United States District Court, D. Nevada
J. Koppe United States Magistrate Judge
before the Court is an order for Third-Party Defendant Kevin
Harrington and his attorneys (Michael Feder and Gabriel
Blumberg) to show cause why they should not be sanctioned for
failing to comply with the Court's previous discovery
order. Docket No. 345. Mr. Harrington (through his attorneys)
initially responded to document requests with a boilerplate
recitation that he found no responsive documents after his
records were searched and his files were reviewed.
See Docket No. 310. The Court held that such a
response violated Rule 34(a)(1) of the Federal Rules of Civil
Procedure, which requires the responding party to come
forward with an explanation of the search conducted with
sufficient specificity to allow the Court to determine
whether a reasonable inquiry was made. Docket No. 310 at 3-4.
The Court ordered supplemental responses. Id. at 4.
Mr. Harrington's supplemental responses marginally
altered his original responses by indicating that he
“searched and reviewed physical files in his home
office as well as electronic files” to no avail, but
that he reserved the right to supplement to provide
responsive documents in the future. See Docket No.
345 at 2. Given the obvious deficiency with the supplemental
responses, the Court ordered that further supplements be
provided, and ordered Mr. Harrington and his attorneys to
show cause why they should not be sanctioned in a fine for
violating the Court's previous order. Id. at
3-5. The response to that order to show cause indicates in
general terms that Mr. Harrington has been participating in
discovery in good faith and that his counsel believed the
supplemental responses were sufficient. See Docket
No. 353. The response misses the mark. For example, it
indicates that “[Mr.] Harrington and his counsel should
not be sanctioned for lacking responsive documents and
performing a search for responsive documents despite knowing
none would be located.” Docket No. 353 at 3 n.3. Such
an assertion is ridiculous as that is obviously not the issue
before the Court. The Court has made clear on multiple
occasions that a party is not entitled to simply assert that
he looked for responsive documents and did not find any;
he must make a reasonable inquiry to find responsive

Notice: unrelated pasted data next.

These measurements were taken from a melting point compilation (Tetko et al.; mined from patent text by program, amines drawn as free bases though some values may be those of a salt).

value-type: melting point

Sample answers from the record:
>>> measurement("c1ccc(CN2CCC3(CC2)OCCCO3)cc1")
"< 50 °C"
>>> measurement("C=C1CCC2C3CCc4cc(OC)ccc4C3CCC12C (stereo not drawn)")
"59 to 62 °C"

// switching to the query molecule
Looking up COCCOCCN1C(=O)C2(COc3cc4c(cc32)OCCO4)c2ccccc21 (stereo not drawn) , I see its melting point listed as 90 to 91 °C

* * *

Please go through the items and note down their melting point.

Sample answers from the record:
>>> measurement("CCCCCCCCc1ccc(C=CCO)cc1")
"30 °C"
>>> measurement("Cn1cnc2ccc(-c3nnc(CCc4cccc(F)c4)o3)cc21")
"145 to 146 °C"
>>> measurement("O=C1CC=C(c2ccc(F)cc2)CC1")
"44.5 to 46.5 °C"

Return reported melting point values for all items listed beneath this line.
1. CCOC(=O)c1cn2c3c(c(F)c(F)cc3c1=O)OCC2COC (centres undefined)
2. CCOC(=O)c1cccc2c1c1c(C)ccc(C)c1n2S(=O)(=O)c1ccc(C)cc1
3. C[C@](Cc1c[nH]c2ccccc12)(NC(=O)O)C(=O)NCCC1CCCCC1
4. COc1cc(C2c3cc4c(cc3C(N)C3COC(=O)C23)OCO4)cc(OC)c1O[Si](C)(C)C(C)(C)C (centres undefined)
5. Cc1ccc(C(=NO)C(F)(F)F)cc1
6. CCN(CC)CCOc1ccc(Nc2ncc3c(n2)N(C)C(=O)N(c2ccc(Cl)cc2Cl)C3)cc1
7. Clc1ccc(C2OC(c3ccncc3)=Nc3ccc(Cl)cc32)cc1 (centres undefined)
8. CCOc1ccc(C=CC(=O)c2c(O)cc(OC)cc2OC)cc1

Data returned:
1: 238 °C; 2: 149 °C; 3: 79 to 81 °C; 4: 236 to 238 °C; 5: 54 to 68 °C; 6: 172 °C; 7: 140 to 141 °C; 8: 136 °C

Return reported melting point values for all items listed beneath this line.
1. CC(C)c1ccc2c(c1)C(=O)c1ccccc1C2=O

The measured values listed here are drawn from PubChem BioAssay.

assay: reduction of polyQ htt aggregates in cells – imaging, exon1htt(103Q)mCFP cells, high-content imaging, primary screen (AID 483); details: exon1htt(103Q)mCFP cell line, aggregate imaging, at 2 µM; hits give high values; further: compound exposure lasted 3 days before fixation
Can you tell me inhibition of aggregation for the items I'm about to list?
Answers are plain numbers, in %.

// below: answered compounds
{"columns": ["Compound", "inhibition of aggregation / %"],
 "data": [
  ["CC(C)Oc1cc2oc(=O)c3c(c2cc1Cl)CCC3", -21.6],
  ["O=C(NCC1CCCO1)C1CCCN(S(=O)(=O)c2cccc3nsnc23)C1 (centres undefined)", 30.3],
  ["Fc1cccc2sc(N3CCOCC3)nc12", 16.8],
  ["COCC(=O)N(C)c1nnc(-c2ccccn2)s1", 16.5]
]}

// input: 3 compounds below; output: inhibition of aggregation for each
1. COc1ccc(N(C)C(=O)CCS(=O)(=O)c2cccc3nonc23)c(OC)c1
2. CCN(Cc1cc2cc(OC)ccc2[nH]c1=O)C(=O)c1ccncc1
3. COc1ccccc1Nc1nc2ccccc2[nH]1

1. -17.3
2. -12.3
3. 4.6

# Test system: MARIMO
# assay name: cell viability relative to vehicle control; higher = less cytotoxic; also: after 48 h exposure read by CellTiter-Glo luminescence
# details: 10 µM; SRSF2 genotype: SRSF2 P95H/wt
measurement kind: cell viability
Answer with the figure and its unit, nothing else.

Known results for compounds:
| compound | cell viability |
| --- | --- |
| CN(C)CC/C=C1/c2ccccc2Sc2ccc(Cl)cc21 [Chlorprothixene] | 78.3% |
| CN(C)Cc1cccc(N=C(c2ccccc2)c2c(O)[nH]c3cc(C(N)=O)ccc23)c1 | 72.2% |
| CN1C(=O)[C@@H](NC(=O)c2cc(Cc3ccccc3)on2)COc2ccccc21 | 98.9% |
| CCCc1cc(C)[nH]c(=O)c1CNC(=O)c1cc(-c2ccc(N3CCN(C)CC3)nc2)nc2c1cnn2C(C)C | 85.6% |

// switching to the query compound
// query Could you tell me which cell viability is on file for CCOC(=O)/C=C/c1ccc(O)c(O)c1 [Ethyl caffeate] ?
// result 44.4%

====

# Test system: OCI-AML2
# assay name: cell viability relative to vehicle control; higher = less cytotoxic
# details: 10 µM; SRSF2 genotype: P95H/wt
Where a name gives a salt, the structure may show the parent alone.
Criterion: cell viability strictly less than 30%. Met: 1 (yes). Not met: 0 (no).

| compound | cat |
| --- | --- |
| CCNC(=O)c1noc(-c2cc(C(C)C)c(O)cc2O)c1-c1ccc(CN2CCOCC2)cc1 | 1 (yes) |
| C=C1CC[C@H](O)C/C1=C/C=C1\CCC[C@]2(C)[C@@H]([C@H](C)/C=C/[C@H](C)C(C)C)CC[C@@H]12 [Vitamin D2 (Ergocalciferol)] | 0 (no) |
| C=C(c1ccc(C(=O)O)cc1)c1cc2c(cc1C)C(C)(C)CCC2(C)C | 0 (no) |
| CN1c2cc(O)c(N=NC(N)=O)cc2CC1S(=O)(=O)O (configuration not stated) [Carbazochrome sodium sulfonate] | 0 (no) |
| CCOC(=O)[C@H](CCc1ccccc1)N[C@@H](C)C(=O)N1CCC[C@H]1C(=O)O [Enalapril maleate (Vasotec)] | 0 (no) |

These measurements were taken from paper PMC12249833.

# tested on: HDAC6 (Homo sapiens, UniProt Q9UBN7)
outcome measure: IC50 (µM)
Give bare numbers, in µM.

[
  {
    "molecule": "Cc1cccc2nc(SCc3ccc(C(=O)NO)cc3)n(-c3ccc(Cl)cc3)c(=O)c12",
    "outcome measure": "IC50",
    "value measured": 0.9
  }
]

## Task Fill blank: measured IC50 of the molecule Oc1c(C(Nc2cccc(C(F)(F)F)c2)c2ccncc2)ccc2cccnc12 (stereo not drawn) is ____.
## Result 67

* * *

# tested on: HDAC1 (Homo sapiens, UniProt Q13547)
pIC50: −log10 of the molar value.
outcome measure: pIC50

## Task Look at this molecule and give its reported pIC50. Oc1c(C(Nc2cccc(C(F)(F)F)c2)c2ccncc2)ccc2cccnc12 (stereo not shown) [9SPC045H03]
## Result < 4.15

documents and must provide a detailed explanation of that
inquiry so the Court can judge whether it was sufficient due
diligence. Docket No. 310 at 3-4; Docket No. 345 at 2;
see also Docket No. 289 at 3-4. This is not a novel
proposition, but rather reflects well-settled law. See,
e.g., Rogers v. Giurbino, 288 F.R.D. 469, 485
(S.D. Cal. 2012); A. Farber & Partners, Inc. v.
Garber, 234 F.R.D. 186, 189 (C.D. Cal. 2006). Mr.
Harrington (through his counsel) failed to provide a detailed
description even after being ordered by the Court to do so,
and the response to the order to show cause lacks a plausible
explanation as to how Mr. Harrington and his counsel could
have reasonably believed they were complying with the
Court's order. Instead, Mr. Harrington and his counsel
waited until fines were on the table for violating the
Court's order to file a belated declaration providing a
more detailed recitation of the search undertaken.
See Docket No. 353-2 at ¶¶
the circumstances, the Court would be within its discretion
to impose a fine. See, e.g., Fed. R. Civ. P.
37(b)(2)(A) (courts may issue “just orders” for
disobedience with a discovery order). The Court takes Mr.
Harrington and his counsel at their word that they are
attempting to comply with the Court's orders, and the
Court expects them to strictly comply with their discovery
obligations moving forward. As such, the Court
CAUTIONS Mr. Harrington and his counsel that
they must comply with all applicable rules and all orders
moving forward. FAILURE TO DO SO MAY RESULT IN THE
IMPOSITION OF SANCTIONS, UP TO AND INCLUDING CASE-DISPOSITIVE
SANCTIONS. As this is the second such warning,
see Docket No. 310 at 5, Mr. Harrington and his
counsel should expect the imposition of sanctions for future
other respects, the order to show cause is
 The order to show cause was premised
on two rules, Rule 37(b)(2)(A) and Rule 26(g). The response
to the order to show cause addresses only the latter rule.
See Docket No. 353 at 3.
 What is more, counsel clearly knows
that is not the issue before the Court because he has
attached to the response to the order to show cause a
declaration providing a more detailed recitation of the
search undertaken. See Docket No. 353-2 at
¶¶ 8-9. Counsel's assertion that the Court is
considering imposing sanctions because a party lacks
responsive documents is, at best, disingenuous.
 Concurrently with the filing of the
response to the order to show cause, Mr. Harrington was
required to provide further supplemental discovery responses
to Ms. McCart-Pollak. Docket No. 345 at 3-4. The Court
expresses no opinion herein as to whether the latest search